28th Nov 2017
A criminal defense attorney in Fort Lauderdale is often tasked with the responsibility of explaining the nature of burglary charges against clients. Often, there may be a public misperception about this crime. A criminal defense attorney in Fort Lauderdale is prepared to explain the following details regarding burglary charges:
Florida’s burglary statute describes burglary as the act ofentering certain types of property while intending to commit a crime without permission from the owner of the property. This charge can also result when a person was lawfully on property but then this permission was withdrawn.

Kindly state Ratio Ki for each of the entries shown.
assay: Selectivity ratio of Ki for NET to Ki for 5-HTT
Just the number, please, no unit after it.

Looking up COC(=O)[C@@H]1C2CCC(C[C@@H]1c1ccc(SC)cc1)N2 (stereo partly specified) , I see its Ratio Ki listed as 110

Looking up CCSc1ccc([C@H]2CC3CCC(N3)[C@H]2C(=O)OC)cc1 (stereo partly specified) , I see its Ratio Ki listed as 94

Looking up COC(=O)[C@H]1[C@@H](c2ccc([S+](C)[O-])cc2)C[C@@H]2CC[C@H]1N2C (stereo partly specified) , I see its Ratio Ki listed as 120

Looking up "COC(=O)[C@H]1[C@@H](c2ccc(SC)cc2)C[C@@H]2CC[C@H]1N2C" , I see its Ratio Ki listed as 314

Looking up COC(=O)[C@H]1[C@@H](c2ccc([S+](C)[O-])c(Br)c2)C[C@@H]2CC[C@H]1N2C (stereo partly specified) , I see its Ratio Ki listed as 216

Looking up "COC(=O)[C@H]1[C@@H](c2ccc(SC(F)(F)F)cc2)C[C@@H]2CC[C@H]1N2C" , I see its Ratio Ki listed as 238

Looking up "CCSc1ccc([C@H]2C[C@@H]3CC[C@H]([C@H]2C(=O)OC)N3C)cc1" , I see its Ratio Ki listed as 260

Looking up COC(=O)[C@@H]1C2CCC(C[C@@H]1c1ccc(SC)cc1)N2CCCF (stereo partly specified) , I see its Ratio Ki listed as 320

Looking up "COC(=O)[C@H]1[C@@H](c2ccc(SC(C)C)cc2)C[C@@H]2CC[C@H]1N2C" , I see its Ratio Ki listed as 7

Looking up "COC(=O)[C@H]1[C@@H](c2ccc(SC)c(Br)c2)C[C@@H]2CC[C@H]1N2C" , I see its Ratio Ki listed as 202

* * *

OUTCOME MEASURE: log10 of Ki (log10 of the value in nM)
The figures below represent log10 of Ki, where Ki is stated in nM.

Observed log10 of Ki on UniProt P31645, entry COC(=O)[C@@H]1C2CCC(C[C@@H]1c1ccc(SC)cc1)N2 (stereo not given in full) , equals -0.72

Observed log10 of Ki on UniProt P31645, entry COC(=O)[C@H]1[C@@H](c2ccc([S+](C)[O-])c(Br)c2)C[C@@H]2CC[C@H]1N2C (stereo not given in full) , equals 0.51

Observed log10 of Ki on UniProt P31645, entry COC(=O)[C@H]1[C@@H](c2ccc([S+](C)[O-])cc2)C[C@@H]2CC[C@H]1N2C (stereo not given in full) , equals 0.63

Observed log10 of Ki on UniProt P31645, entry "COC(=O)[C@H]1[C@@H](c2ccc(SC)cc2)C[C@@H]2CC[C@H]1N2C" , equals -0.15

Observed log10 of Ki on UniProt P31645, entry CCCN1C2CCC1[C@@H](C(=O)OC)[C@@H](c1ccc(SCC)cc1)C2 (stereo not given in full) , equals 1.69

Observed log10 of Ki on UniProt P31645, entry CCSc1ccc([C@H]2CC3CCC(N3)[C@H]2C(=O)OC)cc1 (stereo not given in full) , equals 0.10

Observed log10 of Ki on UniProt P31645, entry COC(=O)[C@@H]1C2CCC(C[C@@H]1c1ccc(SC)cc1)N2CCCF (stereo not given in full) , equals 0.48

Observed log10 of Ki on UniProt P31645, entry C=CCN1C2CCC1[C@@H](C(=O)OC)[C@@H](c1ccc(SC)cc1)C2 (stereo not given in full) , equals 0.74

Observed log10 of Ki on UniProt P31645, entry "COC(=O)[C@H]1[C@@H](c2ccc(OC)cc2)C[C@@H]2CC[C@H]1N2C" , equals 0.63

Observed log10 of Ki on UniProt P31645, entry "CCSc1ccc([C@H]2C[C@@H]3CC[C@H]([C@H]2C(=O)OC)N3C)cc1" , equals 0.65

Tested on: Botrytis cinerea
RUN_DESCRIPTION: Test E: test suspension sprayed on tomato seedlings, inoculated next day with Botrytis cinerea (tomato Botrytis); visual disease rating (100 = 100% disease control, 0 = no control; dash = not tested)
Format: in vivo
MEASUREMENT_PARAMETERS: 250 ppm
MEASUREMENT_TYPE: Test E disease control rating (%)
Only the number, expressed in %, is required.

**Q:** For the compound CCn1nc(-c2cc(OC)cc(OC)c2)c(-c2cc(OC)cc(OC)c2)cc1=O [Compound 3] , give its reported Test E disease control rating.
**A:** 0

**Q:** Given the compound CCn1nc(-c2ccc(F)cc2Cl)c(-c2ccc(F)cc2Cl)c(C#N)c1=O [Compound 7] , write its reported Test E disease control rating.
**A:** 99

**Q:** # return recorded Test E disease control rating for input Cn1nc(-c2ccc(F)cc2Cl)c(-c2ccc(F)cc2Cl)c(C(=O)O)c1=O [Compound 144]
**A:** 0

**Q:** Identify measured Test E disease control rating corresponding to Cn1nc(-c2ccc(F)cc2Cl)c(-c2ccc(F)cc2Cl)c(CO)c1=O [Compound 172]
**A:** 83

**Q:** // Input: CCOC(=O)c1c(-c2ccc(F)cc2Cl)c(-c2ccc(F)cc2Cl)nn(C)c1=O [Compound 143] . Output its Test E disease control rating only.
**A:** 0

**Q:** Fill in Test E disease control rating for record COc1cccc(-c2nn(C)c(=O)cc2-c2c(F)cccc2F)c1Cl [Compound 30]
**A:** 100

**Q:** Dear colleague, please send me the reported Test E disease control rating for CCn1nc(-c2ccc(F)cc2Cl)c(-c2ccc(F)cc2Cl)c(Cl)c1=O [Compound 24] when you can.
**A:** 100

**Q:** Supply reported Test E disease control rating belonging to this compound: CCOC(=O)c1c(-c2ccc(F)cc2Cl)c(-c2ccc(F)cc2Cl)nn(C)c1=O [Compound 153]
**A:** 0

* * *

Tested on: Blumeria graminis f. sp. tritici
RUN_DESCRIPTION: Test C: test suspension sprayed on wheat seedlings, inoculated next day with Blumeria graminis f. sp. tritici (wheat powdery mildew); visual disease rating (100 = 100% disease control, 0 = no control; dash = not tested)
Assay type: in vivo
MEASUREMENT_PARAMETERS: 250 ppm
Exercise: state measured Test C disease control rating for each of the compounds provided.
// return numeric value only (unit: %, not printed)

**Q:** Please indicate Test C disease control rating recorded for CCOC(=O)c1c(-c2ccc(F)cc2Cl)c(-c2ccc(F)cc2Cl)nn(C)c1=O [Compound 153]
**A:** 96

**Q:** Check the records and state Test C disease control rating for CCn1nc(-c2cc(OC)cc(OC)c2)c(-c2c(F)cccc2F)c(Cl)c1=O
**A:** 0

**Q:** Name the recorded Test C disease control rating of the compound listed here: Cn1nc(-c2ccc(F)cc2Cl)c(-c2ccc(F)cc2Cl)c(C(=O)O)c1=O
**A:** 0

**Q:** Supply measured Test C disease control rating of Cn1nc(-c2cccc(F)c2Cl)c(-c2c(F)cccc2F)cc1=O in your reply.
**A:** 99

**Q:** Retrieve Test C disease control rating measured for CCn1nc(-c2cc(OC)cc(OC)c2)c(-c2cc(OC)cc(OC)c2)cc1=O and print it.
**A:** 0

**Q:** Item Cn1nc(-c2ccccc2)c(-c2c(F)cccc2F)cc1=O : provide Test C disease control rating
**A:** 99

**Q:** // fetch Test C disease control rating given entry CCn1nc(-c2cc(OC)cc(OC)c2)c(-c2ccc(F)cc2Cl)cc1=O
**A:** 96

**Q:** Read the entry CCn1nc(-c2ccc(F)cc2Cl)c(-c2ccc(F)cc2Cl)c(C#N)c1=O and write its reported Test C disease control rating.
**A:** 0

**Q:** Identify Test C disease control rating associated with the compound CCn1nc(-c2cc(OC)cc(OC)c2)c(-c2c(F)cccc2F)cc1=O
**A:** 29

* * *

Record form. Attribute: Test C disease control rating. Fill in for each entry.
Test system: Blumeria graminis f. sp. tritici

Whole Body Not Required
A person can be charged with burglary if the entirety of his or her body was not even inside the structure. However, the prosecutor is still tasked with showing the defendant’s criminal intent to convict the defendant. The jury can, however, infer intent based on circumstantial evidence, such as showing the defendant in possession of a weapon and a flashlight.
Defenses to Burglary
There may be potential defenses that a defendant can raise to these charges. For example, he or she may have had permission to enter the structure. Likewise, he or she could have thought the property belonged to someone else and had no intent of committing any unlawful act. A neighbor who reported the crime may have misidentified the defendant.
Being convicted of this crime can result in a charge of a second degree felony, which carries with it a potential sentence of 15 years imprisonment and a fine of $10,000.